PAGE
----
Wichita employers got a test late last week and this week of their policies on employee absences related to severe weather.
Those policies were tested not just by employees, but by winter storms that prompted some businesses to close their offices early or open them late — or not at all.
A quick survey of a few companies Tuesday found that most have similar policies that accommodate people who show up for work regardless of the weather conditions as well as those employees who don’t.
Rene White, manager of talent and staffing for Intrust Bank, said the bank closed its branches a couple of hours early Thursday as a winter storm dumped more than 14 inches of snow on Wichita, as well as sizeable amounts elsewhere in Kansas where Intrust operates branches.
For employees who had worked most of their shift that day, it meant that they would get paid for working a full shift, White said. But for those who called in the next day, saying they were unable to get to work, they had three choices: Take vacation time, make up the lost hours or lose a day’s pay.
She said the bank does make allowances for employees who are late getting to work because of bad weather. She said the bank’s policy allows them to report to work within two hours of their normal starting time and receive a full day’s pay.
White said the bank changed its policy on employee absences because of weather a few years ago. Before the change, she said, the policy was that if the city’s transit buses were running, employees were expected to be at work. But that policy was put into place before the bank expanded outside Wichita to other cities in Kansas as well as Oklahoma, Missouri and Arkansas.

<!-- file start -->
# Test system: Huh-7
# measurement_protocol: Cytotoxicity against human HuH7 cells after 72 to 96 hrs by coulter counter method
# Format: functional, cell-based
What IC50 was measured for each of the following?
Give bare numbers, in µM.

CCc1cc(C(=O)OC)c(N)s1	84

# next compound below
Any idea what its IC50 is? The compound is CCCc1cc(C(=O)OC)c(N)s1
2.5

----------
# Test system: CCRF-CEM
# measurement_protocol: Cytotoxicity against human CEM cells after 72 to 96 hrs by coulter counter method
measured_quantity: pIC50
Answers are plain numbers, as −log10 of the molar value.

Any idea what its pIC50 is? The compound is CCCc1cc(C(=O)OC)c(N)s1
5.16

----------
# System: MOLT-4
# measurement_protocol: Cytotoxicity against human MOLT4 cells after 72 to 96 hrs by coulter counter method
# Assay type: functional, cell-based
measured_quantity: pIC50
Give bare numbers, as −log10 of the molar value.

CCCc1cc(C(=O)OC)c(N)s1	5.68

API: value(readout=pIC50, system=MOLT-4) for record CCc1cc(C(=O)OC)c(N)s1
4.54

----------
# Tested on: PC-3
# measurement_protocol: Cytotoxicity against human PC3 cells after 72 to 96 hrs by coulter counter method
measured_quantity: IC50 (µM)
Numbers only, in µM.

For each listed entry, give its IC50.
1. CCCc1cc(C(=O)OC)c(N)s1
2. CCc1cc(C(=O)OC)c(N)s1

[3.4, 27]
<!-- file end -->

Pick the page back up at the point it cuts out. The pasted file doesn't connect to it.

“What’s going on in Wichita is not the same as in Manhattan or Oklahoma City,” White said. Now the bank considers a number of other factors in determining early closures or late openings and the effects on employees. She said the bank also considers what other businesses are doing, evaluates several weather forecasts and discusses local conditions with managers across the bank’s sites.
At Cox Communications, spokeswoman Sarah Kauffman said the company operated on a “delayed start” Tuesday, after a second winter storm dumped about 6 inches of new snow in the metro area overnight. The delayed start allowed Wichita employees to report to work up to two hours past their normal start time and still receive full pay, she said.
As for employees who don’t come in because of bad weather, they have the option of taking paid time off or having an unexcused absence, Kauffman said, but those situations are determined on a case-by-case basis and at a department level.
Dixie Larson, a partner and director of sales and marketing at accounting and consulting firm Kennedy and Coe, said most of the firm’s employees — CPAs, consultants and support staff — have the ability to work from home in the event of winter storms. That includes the ability to transfer incoming calls to the office to cell and other phones and the ability to connect to the company’s intranet with laptops from outside Kennedy and Coe’s physical offices.
“It’s easy for us to be able to work from home because of our technology,” Larson said. “It’s easy to conduct business that way.”
But Larson said if employees can’t work from home and the firm’s offices are open, employees are expected to come in despite the winter weather.
“There are some people in the firm that have four-wheel-drive trucks for people who don’t want to drive,” Larson said.